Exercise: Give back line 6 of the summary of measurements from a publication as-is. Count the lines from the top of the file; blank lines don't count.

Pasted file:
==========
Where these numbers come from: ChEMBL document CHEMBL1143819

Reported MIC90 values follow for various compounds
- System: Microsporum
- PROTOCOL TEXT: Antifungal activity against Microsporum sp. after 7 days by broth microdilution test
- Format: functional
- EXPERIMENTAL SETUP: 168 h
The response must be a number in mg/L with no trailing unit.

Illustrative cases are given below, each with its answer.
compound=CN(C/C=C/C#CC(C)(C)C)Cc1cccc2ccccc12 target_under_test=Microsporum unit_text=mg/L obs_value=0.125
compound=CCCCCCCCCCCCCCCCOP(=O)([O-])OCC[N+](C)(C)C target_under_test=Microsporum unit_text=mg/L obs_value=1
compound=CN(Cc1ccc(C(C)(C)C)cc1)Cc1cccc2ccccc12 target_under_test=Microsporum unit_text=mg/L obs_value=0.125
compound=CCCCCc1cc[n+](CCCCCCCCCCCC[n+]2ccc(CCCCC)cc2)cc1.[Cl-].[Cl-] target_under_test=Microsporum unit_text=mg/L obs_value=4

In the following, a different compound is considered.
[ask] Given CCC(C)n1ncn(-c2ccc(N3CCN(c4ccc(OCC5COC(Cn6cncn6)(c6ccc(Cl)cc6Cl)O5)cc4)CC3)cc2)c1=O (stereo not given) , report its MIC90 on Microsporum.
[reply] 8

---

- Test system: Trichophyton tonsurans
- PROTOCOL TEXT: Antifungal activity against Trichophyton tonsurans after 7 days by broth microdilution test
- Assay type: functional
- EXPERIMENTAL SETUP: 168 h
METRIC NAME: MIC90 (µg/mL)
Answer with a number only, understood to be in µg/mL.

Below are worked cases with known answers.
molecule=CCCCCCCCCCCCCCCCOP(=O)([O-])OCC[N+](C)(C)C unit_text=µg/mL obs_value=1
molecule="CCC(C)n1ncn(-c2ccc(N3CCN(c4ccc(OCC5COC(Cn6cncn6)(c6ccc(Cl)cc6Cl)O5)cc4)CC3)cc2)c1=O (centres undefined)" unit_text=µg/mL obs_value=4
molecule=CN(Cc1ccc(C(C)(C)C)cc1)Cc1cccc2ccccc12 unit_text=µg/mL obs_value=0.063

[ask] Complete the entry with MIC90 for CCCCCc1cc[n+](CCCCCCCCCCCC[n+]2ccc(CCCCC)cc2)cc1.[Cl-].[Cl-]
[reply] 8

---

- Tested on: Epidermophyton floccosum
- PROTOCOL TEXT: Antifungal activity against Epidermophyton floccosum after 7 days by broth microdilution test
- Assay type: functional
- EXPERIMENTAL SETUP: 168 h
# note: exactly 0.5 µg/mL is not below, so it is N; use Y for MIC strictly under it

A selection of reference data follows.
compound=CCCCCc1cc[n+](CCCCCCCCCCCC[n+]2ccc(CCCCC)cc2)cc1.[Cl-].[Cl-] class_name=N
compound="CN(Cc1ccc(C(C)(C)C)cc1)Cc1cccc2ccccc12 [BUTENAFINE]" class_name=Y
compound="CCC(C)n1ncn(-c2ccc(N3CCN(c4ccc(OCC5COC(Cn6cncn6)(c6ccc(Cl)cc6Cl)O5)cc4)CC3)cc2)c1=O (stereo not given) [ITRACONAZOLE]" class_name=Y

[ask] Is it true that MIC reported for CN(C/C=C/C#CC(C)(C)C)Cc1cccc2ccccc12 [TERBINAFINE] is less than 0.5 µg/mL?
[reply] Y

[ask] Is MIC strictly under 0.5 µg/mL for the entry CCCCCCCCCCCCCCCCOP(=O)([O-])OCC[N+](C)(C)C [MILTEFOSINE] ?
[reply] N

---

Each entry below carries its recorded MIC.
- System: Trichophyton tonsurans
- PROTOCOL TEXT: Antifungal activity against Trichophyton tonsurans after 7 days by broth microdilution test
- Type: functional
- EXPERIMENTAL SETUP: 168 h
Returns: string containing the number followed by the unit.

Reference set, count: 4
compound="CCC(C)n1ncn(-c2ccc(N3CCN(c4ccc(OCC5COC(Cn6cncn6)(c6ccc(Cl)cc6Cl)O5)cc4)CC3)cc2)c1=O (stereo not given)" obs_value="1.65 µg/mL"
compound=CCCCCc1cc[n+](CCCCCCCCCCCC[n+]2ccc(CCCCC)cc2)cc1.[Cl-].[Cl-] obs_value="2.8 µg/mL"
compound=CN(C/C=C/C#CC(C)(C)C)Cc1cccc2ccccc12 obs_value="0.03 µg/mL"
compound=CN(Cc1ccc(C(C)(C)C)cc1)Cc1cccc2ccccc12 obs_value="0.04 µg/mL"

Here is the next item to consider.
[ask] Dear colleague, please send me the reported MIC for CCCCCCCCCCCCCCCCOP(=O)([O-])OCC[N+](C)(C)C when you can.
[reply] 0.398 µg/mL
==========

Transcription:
- EXPERIMENTAL SETUP: 168 h